Arts & Entertainment
3 min

Making a teen/teacher romance movie

Whole New Thing offers a refreshing take on sexuality

SWEET 13. In the Canadian film Whole New Thing, Aaron Webber gives an amazing debut performance as a schoolboy who falls in love with his English teacher.

Ah, to be 13 and in love/lust/confusion again. Such is the world of Emerson Thorson in the terrific new film Whole New Thing by writer/director Amnon Buchbinder (The Fishing Trip) and cowriter Daniel MacIvor (Past Perfect, Wilby Wonderful).

Emerson is a precocious teen who’s written a 1,000-page novel and recently entered the grown-up world of wet dreams. He lives in an eco-home with his progressive parents Kaya (Rebecca Jenkins) and Rog (Robert Joy) who have decided to send him to a public school for the first time in his life.

Resistant at first, Emerson goes to his new school and develops a crush on his English teacher, Don Grant (MacIvor). Don is a reclusive 42-year-old gay man who finds Emerson’s fiery presence inspiring in the classroom. When Emerson makes a move on his teacher, Don retreats, provoking an outburst from Emerson that could get them both into a lot of trouble.

Meanwhile Kaya is having an not-so-secret affair with neighbour Denny (Callum Keith Rennie) and Dad’s failing business of recycling human waste (“I turn shit into gold”) leads to a dramatic breakdown.

The film itself was born out of a whirlwind production. Buchbinder and MacIvor came together with only a week to write the first draft. “There was nine months from conception to completion,” notes Buchbinder. “I wouldn’t say it was rushed – the metabolism of the story required it.”

The story is loosely based on a crush MacIvor had on a teacher when he was young. “I was younger than Emerson at the time. Amnon had a script for a kid. He suggested making it a gay kid and I said, ‘Yeah!'”

The performances in the film are nothing short of superb. Emerson is played by first-time screen actor Aaron Webber who strikes a great balance of teenage innocence and maturity. “It was like we watched Aaron growing up as an actor over our 15 days of shooting,” Buchbinder recalls. “He more than held his own, and he was working with three of the smartest and quickest actors anywhere.”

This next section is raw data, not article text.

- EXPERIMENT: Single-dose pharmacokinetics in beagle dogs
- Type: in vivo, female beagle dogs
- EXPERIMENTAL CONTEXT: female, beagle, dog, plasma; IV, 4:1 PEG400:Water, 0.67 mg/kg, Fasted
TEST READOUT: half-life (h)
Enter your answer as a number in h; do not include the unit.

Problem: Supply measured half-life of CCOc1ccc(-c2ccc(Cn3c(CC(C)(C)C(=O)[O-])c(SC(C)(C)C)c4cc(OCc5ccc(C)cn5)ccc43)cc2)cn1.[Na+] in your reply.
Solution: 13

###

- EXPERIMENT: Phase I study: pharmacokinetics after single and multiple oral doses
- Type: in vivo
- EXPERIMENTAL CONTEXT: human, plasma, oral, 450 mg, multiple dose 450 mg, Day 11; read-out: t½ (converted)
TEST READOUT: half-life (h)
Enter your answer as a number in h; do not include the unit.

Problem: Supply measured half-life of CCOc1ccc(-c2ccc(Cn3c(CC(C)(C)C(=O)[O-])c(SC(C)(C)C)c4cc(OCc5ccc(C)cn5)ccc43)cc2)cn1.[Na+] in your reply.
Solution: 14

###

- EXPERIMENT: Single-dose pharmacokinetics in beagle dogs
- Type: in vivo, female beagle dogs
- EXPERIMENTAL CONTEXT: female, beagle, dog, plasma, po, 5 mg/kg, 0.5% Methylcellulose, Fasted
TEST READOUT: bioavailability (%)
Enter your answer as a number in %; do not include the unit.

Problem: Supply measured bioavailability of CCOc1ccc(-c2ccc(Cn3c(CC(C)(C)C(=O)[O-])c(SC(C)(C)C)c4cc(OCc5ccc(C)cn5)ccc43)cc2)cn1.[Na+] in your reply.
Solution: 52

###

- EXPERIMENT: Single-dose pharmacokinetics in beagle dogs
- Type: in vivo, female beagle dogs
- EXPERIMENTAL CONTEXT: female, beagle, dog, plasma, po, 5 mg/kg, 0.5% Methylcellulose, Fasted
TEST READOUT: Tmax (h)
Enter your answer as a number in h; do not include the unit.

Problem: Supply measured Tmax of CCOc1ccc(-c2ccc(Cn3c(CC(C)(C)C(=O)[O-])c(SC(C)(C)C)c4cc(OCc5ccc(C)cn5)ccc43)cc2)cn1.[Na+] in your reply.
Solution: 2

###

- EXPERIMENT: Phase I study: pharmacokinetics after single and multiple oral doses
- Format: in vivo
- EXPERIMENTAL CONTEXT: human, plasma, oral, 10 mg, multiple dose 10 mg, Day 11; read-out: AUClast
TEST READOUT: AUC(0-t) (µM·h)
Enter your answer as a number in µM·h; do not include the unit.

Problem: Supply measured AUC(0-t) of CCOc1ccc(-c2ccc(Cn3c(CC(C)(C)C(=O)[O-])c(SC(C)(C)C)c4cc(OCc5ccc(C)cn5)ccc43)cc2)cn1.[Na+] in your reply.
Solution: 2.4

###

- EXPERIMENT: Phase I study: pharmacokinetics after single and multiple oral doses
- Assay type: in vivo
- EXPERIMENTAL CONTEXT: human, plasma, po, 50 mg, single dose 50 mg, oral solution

MacIvor himself gives an amazing performance. With his mixture of pathos and humour, he has been referred to as a Canadian Jack Lemmon. “I was pleased with my portrayal. The only other time I felt that way was with my character in The Five Senses. I didn’t have any cringing moments watching myself.”

MacIvor’s prominence as a theatre and film director precedes him. Asked whether there was any concern about his star’s directorial experience intruding during shooting, Buchbinder chuckles. “We both wondered what it would be like going on set. We had a code word if I ever felt that Daniel was overstepping. I would say ‘Daniel, I love you.'”

“It was nicer than saying, ‘Shut up and back off,'” adds MacIvor. “I don’t think he ever had to tell me he loved me, though.”

A 13-year-old boy making a go for his older teacher is a rather delicate subject. “It was clear that it was kind of a provoc-ative subject,” says Buchbinder. “I hope that the universal elements of the story will be what people respond to.”

MacIvor was a little more worried at first. “My concern was people hearing about the movie and judging it beforehand – you know, those fanatical rightwing people who do that. For the character of Don it wasn’t a question of his sexual interest in Emerson. I like men. The twink thing is not my thing. I just transferred that to Don’s character.”

The film’s take on sexuality is refreshing. As Emerson explains his crush to Don, “It’s not a gay or straight thing. Those are just labels. I just want to feel close.”

Buchbinder’s direction helps leave things open-ended. “Is this a gay coming of age story? My tendency was to not bracket it that way. I know that when I was 13 my sexuality was undefined as well.”

The finished film is funny, human and engaging. “Working in sub-zero Nova Scotia temperatures and seeing that everyone was there for the story to be told,” MacIvor says, “that was pretty special. It’s what filmmaking should be.”